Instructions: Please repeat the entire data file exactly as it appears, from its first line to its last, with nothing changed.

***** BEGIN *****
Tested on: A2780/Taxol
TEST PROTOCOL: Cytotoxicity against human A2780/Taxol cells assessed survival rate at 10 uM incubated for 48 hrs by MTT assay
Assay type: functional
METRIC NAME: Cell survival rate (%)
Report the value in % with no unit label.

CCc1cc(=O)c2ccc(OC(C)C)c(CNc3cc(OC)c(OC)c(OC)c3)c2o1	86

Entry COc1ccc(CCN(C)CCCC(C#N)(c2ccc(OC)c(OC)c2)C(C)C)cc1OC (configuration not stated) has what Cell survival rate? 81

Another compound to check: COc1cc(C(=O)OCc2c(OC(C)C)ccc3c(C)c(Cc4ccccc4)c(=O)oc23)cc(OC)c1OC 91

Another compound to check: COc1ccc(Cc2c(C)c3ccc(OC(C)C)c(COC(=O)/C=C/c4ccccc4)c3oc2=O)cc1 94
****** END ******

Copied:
Tested on: A2780/Taxol
TEST PROTOCOL: Cytotoxicity against human A2780/Taxol cells assessed survival rate at 10 uM incubated for 48 hrs by MTT assay
Assay type: functional
METRIC NAME: Cell survival rate (%)
Report the value in % with no unit label.

CCc1cc(=O)c2ccc(OC(C)C)c(CNc3cc(OC)c(OC)c(OC)c3)c2o1	86

Entry COc1ccc(CCN(C)CCCC(C#N)(c2ccc(OC)c(OC)c2)C(C)C)cc1OC (configuration not stated) has what Cell survival rate? 81

Another compound to check: COc1cc(C(=O)OCc2c(OC(C)C)ccc3c(C)c(Cc4ccccc4)c(=O)oc23)cc(OC)c1OC 91

Another compound to check: COc1ccc(Cc2c(C)c3ccc(OC(C)C)c(COC(=O)/C=C/c4ccccc4)c3oc2=O)cc1 94